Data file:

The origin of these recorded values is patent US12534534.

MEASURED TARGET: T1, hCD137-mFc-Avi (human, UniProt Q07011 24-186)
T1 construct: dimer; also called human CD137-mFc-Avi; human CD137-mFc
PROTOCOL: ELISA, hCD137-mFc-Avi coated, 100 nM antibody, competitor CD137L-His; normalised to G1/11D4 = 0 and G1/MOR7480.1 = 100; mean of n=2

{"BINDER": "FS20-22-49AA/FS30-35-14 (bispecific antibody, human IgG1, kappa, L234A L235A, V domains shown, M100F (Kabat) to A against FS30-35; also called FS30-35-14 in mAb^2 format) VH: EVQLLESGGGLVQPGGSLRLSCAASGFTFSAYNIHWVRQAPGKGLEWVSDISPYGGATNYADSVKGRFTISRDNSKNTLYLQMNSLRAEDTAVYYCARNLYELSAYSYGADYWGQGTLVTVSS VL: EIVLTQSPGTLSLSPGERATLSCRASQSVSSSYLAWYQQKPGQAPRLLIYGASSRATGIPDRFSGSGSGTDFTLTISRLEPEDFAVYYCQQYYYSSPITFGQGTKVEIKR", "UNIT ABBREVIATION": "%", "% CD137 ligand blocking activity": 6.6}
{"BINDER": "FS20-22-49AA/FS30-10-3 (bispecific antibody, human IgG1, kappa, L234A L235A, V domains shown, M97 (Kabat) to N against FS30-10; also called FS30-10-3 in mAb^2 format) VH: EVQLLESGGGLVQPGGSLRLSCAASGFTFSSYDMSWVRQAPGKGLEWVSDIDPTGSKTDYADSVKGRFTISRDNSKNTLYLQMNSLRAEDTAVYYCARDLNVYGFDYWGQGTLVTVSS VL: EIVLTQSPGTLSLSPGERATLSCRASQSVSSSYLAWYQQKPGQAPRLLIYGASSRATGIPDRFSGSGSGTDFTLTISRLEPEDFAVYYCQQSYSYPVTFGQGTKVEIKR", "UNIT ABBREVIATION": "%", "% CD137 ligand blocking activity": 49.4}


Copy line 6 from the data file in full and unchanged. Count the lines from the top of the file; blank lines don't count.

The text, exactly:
{"BINDER": "FS20-22-49AA/FS30-10-3 (bispecific antibody, human IgG1, kappa, L234A L235A, V domains shown, M97 (Kabat) to N against FS30-10; also called FS30-10-3 in mAb^2 format) VH: EVQLLESGGGLVQPGGSLRLSCAASGFTFSSYDMSWVRQAPGKGLEWVSDIDPTGSKTDYADSVKGRFTISRDNSKNTLYLQMNSLRAEDTAVYYCARDLNVYGFDYWGQGTLVTVSS VL: EIVLTQSPGTLSLSPGERATLSCRASQSVSSSYLAWYQQKPGQAPRLLIYGASSRATGIPDRFSGSGSGTDFTLTISRLEPEDFAVYYCQQSYSYPVTFGQGTKVEIKR", "UNIT ABBREVIATION": "%", "% CD137 ligand blocking activity": 49.4}